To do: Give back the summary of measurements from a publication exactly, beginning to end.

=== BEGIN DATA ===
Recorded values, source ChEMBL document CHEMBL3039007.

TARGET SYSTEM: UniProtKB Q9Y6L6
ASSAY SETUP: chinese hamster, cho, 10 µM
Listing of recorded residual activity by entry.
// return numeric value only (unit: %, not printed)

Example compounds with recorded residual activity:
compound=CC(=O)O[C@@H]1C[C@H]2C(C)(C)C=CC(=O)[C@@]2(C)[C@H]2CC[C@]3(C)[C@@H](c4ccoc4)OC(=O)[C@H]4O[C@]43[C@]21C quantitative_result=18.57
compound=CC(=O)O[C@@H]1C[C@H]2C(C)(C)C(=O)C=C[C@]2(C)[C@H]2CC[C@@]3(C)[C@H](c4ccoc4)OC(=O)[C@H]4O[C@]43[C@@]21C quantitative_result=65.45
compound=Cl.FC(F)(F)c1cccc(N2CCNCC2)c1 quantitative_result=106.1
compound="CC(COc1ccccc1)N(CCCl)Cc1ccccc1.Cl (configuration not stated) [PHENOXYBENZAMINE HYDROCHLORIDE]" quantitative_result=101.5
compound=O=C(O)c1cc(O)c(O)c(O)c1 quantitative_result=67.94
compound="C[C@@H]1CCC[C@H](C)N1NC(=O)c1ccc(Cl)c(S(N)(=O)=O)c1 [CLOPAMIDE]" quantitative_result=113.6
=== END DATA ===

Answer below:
Recorded values, source ChEMBL document CHEMBL3039007.

TARGET SYSTEM: UniProtKB Q9Y6L6
ASSAY SETUP: chinese hamster, cho, 10 µM
Listing of recorded residual activity by entry.
// return numeric value only (unit: %, not printed)

Example compounds with recorded residual activity:
compound=CC(=O)O[C@@H]1C[C@H]2C(C)(C)C=CC(=O)[C@@]2(C)[C@H]2CC[C@]3(C)[C@@H](c4ccoc4)OC(=O)[C@H]4O[C@]43[C@]21C quantitative_result=18.57
compound=CC(=O)O[C@@H]1C[C@H]2C(C)(C)C(=O)C=C[C@]2(C)[C@H]2CC[C@@]3(C)[C@H](c4ccoc4)OC(=O)[C@H]4O[C@]43[C@@]21C quantitative_result=65.45
compound=Cl.FC(F)(F)c1cccc(N2CCNCC2)c1 quantitative_result=106.1
compound="CC(COc1ccccc1)N(CCCl)Cc1ccccc1.Cl (configuration not stated) [PHENOXYBENZAMINE HYDROCHLORIDE]" quantitative_result=101.5
compound=O=C(O)c1cc(O)c(O)c(O)c1 quantitative_result=67.94
compound="C[C@@H]1CCC[C@H](C)N1NC(=O)c1ccc(Cl)c(S(N)(=O)=O)c1 [CLOPAMIDE]" quantitative_result=113.6